In this monthly series on the Yamas and Niyamas, Swami Karunananda offers wisdom and reflections on applying these foundational principles of Yoga in daily life. This month’s teaching is on Satya, truthfulness.
Sutra 2.36: To one established in truthfulness, actions and their results become subservient. —from The Yoga Sutras of Patanjali
In other words, first, you obey truth. Then, after some time, your words become so pure and powerful that what you say will come to pass.
FROM THE WISDOM OF SRI SWAMI SATCHIDANANDA:
“A word is a bird. Once you let it out of the cage, you can’t whistle it back.” Saying you are sorry can’t take it back; a subtle trace remains in the mind.
We have two ears always open, so we should always be open, listening, and learning from others. In contrast, we have only one tongue, which is well protected with: a soft gate (lips), an ivory fortress (teeth), and a moat. So, we should think thrice before speaking. Our very anatomy gives this message.
If we can control the tongue, we can control everything and attain self-mastery. We have five organs of perception (eyes/sight, ears/hearing, nose/smell, tongue/taste, sense receptors/touch) and five organs of action (hands, feet, organ of procreation, organ of elimination, and the tongue as the organ of speech). Only the tongue is both an organ of sense and an organ of action. Thus, it plays a pivotal role in our life.
FROM THE TIRUKKURAL (South Indian scripture often quoted by Swami Satchidananda):
“Whatever you may fail to guard, guard well your tongue; for flawed speech unfailingly invokes anguish and affliction.”
“The wound caused by fire heals in time; the burn inflicted by an inflamed tongue never heals.”
“Truthfulness is saying that which has not the least bit of evil in it. Falsehood, too, will be ranked as truthfulness if it produces flawless good — benefit to someone and harm to no one.”
This third quote is illustrated by the story of a young woman who seeks refuge in a hermit’s hut when chased by a man who wants to steal her jewels. She runs into the hut and hides there right before the would-be thief arrives. When questioned by the thief who is wielding a large knife, the hermit might deny seeing the woman or tell the thief she ran off in another direction.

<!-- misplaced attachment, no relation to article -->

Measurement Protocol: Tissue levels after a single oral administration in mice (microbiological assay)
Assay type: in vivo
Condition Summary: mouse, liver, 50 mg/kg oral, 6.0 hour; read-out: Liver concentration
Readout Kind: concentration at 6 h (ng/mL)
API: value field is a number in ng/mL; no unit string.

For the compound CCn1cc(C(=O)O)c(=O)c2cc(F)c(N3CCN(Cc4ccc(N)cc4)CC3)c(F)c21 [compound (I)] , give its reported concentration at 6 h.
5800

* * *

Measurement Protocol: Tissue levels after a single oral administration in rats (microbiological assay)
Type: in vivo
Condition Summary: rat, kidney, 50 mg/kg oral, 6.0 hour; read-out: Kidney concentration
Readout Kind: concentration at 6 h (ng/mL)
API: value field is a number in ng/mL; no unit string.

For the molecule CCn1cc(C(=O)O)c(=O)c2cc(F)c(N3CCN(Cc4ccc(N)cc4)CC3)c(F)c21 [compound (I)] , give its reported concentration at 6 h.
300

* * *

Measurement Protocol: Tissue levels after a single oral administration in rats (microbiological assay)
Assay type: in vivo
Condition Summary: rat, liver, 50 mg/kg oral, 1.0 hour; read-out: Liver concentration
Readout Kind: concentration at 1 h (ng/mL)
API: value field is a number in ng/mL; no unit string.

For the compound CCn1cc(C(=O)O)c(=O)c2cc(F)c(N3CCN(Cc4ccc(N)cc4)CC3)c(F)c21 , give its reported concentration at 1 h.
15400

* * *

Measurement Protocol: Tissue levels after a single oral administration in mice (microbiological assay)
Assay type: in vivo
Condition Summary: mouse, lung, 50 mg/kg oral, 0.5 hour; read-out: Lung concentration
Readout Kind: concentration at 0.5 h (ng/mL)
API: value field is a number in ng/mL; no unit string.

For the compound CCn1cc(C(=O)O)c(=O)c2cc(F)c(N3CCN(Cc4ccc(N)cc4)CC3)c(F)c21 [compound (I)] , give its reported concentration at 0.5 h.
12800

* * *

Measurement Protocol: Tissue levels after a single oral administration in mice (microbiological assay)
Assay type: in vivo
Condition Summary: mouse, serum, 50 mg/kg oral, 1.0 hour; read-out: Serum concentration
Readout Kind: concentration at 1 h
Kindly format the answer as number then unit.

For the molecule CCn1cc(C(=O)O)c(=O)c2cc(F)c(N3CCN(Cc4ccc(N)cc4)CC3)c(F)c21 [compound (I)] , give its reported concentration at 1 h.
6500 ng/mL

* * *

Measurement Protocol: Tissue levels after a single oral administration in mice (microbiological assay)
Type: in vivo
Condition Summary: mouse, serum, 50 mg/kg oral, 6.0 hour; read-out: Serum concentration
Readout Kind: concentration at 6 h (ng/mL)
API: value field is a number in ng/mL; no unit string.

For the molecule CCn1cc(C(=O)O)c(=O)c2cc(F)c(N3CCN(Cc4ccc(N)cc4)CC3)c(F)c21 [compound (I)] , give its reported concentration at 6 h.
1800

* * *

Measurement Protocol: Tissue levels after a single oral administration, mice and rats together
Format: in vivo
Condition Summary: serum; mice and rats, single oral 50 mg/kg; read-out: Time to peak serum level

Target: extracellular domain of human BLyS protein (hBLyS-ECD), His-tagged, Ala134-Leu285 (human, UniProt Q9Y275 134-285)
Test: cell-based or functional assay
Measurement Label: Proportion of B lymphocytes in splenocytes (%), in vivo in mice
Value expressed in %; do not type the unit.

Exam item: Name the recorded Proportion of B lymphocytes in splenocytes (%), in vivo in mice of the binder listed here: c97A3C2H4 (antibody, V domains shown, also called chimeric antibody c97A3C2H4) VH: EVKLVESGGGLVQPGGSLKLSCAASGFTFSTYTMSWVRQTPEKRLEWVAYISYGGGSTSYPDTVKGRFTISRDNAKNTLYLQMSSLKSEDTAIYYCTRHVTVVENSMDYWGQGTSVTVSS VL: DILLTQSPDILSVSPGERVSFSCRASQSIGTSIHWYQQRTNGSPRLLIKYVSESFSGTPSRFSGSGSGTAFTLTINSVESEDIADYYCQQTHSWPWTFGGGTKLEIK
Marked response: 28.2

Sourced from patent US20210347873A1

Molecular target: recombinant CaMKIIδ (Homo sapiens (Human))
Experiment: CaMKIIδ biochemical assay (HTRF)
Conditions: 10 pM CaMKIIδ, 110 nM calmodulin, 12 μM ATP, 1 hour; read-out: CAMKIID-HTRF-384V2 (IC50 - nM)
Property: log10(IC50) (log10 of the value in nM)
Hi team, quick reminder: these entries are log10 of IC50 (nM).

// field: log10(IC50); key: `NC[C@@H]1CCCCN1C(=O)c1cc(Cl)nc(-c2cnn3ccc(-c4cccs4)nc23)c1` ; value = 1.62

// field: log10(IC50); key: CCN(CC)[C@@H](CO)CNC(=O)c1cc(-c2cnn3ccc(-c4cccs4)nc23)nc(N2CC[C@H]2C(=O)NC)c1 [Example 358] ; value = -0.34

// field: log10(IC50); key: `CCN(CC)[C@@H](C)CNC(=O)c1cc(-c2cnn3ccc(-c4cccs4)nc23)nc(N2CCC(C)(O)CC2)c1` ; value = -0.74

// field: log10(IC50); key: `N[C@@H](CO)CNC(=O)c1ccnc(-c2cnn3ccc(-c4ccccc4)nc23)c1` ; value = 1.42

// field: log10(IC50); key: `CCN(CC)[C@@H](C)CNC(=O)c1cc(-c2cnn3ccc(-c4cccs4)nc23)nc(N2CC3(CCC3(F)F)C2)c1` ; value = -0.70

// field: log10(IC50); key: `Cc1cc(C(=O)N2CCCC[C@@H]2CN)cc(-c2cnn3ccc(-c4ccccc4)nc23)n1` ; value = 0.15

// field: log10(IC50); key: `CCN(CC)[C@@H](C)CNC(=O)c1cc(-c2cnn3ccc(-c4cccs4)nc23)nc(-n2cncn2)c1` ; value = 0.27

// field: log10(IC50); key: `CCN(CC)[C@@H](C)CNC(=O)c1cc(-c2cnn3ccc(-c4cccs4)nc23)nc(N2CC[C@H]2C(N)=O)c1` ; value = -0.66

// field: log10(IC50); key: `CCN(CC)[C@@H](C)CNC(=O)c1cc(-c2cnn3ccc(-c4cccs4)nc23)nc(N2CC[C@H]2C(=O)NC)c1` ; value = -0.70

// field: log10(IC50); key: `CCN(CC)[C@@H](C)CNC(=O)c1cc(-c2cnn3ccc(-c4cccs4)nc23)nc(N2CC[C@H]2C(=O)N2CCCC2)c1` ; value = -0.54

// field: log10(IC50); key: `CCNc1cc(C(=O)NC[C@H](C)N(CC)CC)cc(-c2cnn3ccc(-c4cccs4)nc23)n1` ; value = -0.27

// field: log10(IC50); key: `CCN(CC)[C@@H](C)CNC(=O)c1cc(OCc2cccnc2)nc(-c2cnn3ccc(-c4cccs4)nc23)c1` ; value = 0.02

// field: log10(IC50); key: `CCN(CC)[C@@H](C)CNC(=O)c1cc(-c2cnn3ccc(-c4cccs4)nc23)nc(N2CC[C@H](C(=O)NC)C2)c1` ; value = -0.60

By responding in this way, the hermit saves three lives: the woman’s, his own as the thief wouldn’t have left him as a witness, and the thief’s as well, who would eventually be caught and punished for his crimes. So, the action of the hermit brought benefit to others and prevented harm from occurring.
FROM THE BHAGAVAD GITA:
“Speech which is non-harmful (non-agitating), truthful, pleasant and beneficial, plus the study of scripture, constitute discipline in speech.”
SUGGESTION FOR PRACTICE:
According to the yogic teachings, speech should meet the four qualifications described above: non-harmful, truthful, pleasant and beneficial. If it doesn’t meet these criteria, we can try to rephrase it or not say it.
Over a month, focus on one quality per week, and then try to observe all four the fifth week. Since speech is a main way we interact with others, we can learn a lot about ourselves, our relationships, and about communication in general by observing and adjusting our speech.
About the Author:
Swami Karunananda is a senior disciple of Sri Swami Satchidananda. In 1975, she was ordained as a monk into the Holy Order of Sannyas. She has had almost 50 years experience teaching all aspects of Yoga and specializes now in workshops, retreats, and teacher training programs that focus on the science of meditation, the philosophy of Yoga, personal transformation, and Yoga breathing techniques for better health and well-being. She developed, and for 30 years has taught, the Integral Yoga Teacher Training programs in Raja Yoga and in Meditation.
Swami Karunananda served as president of Satchidananda Ashram–Yogaville in Virginia and in California, as well as director of the Integral Yoga Institutes in San Francisco and in Santa Barbara. She currently serves on the Board of Trustees, and as the chairperson of the Spiritual Life Board at Satchidananda Ashram–Yogaville, Virginia.
Interested in fostering interfaith understanding and harmony, she is featured in the interfaith documentary entitled, With One Voice. She also compiled and edited the Lotus Prayer Book, a collection of prayers from various faith traditions, and Enlightening Tales as told by Sri Swami Satchidananda. She served as contributing editor for The Breath of Life: Integral Yoga Pranayama, as well as a senior writer for the Integral Yoga Magazine. In her book, Awakening: Aspiration to Realization Through Integral Yoga, she describes the spiritual path and provides guidance for the journey.